Perhaps I am just getting old. Or perhaps now that I am married I am aware of the tremendous loss I would leave behind if I suffered the same fate as Christophe Le Canne. But the lack of proper bicycle infrastructure in Miami has been forcing me recently to drive my bicycle up to Oleta River State Park so that I may get the exercise I enjoy. I feel defeated that I have been relegated to biking in a park.
In the interest of full disclosure, I still ride my bike (in my suit) to work everyday. Although it is only about 6 blocks away I have way too many close calls on a regular basis.
Is this the way we must live? My hope is that we can develop streets for all users in South Florida.
Pedestrians, bicyclists, and motorists were visibly rejoicing today as the Venetian Causeway was reopened after a month long set of bridge repairs. While the County/FDOT proved to be rather obstreperous during our attempt to provide adequate and safe alternatives to the MacArthur, a note of commendation and thanks is due to County’s Public Works team who actually carried out this project. They kept it open an extra week in early May by shifting the order of repairs around and they also finished right on time. Good job.
A view from my handlebars at 8:30am this morning.
The Miami Herald ran a story today regarding the Venetian closure and the effects it will have on pedestrians and bicyclists. Featured in the story is Felipe Azenha, a regular Transit Miami reader and a dedicated bicycle activist. From the article:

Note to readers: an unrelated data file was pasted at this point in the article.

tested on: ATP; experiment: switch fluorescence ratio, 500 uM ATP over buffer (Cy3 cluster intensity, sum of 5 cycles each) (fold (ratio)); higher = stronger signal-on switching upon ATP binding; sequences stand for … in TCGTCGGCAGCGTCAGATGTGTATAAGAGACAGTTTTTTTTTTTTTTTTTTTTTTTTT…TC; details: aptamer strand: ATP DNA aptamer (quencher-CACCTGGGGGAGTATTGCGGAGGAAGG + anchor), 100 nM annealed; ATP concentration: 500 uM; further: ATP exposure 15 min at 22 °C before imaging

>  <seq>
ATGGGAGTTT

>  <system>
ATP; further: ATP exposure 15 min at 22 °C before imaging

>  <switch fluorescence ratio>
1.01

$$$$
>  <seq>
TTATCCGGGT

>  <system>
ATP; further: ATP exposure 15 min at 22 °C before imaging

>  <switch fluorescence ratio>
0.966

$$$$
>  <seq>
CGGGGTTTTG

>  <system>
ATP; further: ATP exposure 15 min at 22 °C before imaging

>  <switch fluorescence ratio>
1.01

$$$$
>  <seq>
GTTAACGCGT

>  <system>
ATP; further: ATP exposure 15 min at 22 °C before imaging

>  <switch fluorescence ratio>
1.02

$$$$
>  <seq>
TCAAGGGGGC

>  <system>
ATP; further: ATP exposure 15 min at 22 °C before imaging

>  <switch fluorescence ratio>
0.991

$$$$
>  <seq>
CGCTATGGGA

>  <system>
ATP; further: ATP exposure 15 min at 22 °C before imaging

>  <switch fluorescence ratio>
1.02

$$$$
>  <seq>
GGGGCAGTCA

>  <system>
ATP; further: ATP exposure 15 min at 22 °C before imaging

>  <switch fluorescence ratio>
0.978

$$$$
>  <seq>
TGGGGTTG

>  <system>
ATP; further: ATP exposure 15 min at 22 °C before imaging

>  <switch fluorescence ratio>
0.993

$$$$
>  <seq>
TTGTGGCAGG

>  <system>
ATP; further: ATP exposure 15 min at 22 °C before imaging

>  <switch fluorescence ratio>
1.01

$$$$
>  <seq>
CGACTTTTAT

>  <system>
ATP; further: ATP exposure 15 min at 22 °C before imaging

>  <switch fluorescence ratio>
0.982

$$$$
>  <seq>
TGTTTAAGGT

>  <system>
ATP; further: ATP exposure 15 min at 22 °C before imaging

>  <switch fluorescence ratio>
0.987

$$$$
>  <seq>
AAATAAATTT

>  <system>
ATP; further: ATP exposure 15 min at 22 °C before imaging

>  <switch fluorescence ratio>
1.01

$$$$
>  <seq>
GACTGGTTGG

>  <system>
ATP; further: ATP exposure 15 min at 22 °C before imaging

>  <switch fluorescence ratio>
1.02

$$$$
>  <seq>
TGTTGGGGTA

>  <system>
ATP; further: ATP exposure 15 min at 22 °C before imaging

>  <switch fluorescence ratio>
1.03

But some cycling advocates don’t think that is enough. The MacArthur is dangerous for pedestrians and cyclists, they say.
‘I think it’s really an accident waiting to happen” said Felipe Azenha, who used to ride his bike over the Venetian daily to work. Azenha pointed to recent causeway calamities. In March, NFL wide receiver Donte Stallworth ran over a pedestrian on the MacArthur, killing him. In August, a cab driver plowed into almost a dozen cyclists out on a leisurely ride on a Sunday morning. None of the bicyclists died.
‘They have to put safety barriers out on the MacArthur and make it more clear that there will be bicycles and pedestrians,’ said Azenha, who also suggested a lower speed limit on the MacArthur during the month of May.
Molins said he could not address the concerns because the causeway is a state road controlled by the Florida Department of Transportation.
Of course, we all know that FDOT has said the County can do something by working with the statewide agency to ensure safe passage between the two cities for bicyclists and pedestrians. Well, May 1 has come and nearly gone. There is no telling if action will be taken. Regardless, life goes on for the intrepid, as I saw four other bicyclists and two runners out on the MacArthur at 8:30 this morning. If the County and FDOT were wise, they would work together to figure out a solution before someone gets hurt.
If you do decide to head out there, please take extreme caution.
If you read or watched the news at all this weekend, then you know that Donte Stallworth, a NFL journeyman, struck and killed a man by the name of Mario Reyes. Reyes, 59, was crossing busy highway on Terminal Island from his place of employment to the bus stop. The Herald reports the light was red, which indicates negligent driving on the part of Stallworth.
The initial Herald story covered the accident yesterday, but mostly just Stallworth’s stalling NFL career via his stats and totally irrelevant personal information. To be fair, little might have been know about Reyes at that point, but since Stallworth is a professional sports player the news feature got as many words as possible, including a highlight about how many condos the guy owns.